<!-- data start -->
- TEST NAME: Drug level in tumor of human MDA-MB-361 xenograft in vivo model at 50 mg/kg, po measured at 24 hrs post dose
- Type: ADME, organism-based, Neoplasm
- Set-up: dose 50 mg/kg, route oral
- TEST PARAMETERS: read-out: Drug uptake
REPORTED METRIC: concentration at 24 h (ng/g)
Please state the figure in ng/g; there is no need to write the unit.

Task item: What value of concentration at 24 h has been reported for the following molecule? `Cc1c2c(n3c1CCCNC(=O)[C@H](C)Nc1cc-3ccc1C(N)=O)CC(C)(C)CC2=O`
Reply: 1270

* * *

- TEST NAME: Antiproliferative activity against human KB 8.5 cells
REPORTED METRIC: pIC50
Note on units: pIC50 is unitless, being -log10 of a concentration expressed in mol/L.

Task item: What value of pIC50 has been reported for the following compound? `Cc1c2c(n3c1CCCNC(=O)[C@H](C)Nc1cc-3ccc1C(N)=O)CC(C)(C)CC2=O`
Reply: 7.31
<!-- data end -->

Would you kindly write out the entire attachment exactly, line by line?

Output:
- TEST NAME: Drug level in tumor of human MDA-MB-361 xenograft in vivo model at 50 mg/kg, po measured at 24 hrs post dose
- Type: ADME, organism-based, Neoplasm
- Set-up: dose 50 mg/kg, route oral
- TEST PARAMETERS: read-out: Drug uptake
REPORTED METRIC: concentration at 24 h (ng/g)
Please state the figure in ng/g; there is no need to write the unit.

Task item: What value of concentration at 24 h has been reported for the following molecule? `Cc1c2c(n3c1CCCNC(=O)[C@H](C)Nc1cc-3ccc1C(N)=O)CC(C)(C)CC2=O`
Reply: 1270

* * *

- TEST NAME: Antiproliferative activity against human KB 8.5 cells
REPORTED METRIC: pIC50
Note on units: pIC50 is unitless, being -log10 of a concentration expressed in mol/L.

Task item: What value of pIC50 has been reported for the following compound? `Cc1c2c(n3c1CCCNC(=O)[C@H](C)Nc1cc-3ccc1C(N)=O)CC(C)(C)CC2=O`
Reply: 7.31